You can understand why we think chainwire fencing is wonderful stuff. Put together with through a mechanised industrial process, the fencing simply does what it is intended to do, and does it economically with little need for fuss or maintenance.
Chainwire fencing can be installed in a number of applications because it is flexible and rather lightweight in comparison to the alternatives. It is simple to install for those who are used to working with it, and once it is installed it will give years of trouble free service to the property owner.
For all of its virtues, we have to admit that chainwire fencing is not the most attractive stuff in the world. The straight lines and angles do not blend well into every environment. Because they require so little maintenance, they are often neglected, which may result in rusting and damaged fences. Probably the worst aesthetic is the colour of chainwire fencing.
The stark grey of chainwire fencing reminds us of cold industrialism. The grey comes from the galvanised coating of the metal. Before weaving, the wire that will make up the chainwire fence fabric is run through a bath of molten zinc. The hot zinc clings to the wire, and when it is exposed to the atmosphere, zinc oxide is formed. The zinc oxide combines with carbon dioxide to form zinc carbonate, a very tough, corrosion resistant coating. The other components of the fence, the posts, the straps, and the hardware, are typically galvanised as well. While galvanising protects the metal, we are stuck with that unattractive grey.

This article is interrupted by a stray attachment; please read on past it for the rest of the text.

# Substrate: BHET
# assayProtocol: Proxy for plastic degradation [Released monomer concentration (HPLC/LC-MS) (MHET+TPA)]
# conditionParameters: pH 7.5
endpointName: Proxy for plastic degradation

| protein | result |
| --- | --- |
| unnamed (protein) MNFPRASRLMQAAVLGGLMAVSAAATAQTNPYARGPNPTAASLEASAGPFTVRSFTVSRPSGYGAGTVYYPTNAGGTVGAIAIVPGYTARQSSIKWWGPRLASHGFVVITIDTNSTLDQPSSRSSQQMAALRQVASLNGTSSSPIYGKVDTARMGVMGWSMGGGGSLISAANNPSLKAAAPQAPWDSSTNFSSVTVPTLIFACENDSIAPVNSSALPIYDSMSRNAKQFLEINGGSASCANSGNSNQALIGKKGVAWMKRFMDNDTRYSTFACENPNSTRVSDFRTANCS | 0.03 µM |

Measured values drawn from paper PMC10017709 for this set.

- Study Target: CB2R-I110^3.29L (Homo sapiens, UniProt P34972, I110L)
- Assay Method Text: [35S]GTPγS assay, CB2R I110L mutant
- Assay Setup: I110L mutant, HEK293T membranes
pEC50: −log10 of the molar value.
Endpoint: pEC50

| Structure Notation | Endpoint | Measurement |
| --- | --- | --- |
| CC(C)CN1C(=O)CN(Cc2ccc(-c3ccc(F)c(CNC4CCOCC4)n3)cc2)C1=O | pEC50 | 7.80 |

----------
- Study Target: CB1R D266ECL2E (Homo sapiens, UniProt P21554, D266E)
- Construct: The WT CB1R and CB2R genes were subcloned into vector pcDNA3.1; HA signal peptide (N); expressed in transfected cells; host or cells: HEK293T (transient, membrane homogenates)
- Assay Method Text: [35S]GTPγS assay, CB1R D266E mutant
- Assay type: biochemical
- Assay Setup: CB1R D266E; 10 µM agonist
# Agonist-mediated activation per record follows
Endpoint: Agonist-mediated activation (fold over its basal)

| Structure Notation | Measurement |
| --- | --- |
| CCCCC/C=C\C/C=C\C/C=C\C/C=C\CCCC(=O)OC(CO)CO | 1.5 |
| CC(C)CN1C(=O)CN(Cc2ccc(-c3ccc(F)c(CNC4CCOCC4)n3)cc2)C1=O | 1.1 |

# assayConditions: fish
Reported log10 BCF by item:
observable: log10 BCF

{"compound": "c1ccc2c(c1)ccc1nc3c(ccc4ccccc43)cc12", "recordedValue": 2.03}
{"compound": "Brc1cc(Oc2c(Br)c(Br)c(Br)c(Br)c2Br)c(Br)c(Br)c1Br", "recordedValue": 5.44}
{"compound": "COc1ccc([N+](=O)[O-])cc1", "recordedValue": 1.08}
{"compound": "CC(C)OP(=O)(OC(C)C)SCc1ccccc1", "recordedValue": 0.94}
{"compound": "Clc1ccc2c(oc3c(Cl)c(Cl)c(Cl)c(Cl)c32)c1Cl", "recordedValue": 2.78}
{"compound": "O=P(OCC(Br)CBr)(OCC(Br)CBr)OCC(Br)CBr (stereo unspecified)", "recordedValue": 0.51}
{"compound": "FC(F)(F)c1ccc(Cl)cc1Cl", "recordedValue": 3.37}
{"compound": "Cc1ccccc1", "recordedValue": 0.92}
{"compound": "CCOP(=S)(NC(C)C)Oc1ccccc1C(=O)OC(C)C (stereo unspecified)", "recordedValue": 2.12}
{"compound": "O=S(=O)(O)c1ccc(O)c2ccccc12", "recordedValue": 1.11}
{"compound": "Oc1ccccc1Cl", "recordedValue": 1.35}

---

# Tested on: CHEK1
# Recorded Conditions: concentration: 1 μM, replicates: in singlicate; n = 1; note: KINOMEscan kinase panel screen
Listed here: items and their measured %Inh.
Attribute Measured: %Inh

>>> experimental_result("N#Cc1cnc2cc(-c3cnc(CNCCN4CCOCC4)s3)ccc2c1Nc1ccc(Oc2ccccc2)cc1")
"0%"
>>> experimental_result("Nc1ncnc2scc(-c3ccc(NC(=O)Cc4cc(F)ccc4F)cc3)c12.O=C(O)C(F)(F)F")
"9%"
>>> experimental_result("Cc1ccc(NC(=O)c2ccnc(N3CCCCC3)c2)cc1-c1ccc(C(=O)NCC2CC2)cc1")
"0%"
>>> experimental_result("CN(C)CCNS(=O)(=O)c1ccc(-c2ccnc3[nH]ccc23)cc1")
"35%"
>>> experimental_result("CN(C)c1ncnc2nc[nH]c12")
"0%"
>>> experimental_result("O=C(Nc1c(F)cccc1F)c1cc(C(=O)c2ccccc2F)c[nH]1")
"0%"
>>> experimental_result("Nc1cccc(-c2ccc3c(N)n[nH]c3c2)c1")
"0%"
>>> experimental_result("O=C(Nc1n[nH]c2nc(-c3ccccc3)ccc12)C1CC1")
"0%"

Powder-coating is a colourful alternative to dull grey galvanising. The result is metal encased in plastic which is not only more attractive than galvanised, but better protected as well. Powder-coating can be done after galvanising, allowing a double protective layer to the metal in your fence.
Although it is colourful and attractive, powder-coating should not be confused with painting. When metal is powder-coated, it is first electrically charged. Next it is sprayed with a fine powder of PVC plastic. Because the metal and the powder are charged oppositely, the powder clings to the metal. The loosely coated piece is then heated, causing the plastic powder to melt and flow into the pores in the surface. This results in a very durable coating.
No one is claiming that a powder coated fence will last forever. Most manufacturers are willing to stand behind their products for twenty years however, and for the whole time you will be able to enjoy a fence that isn’t grey!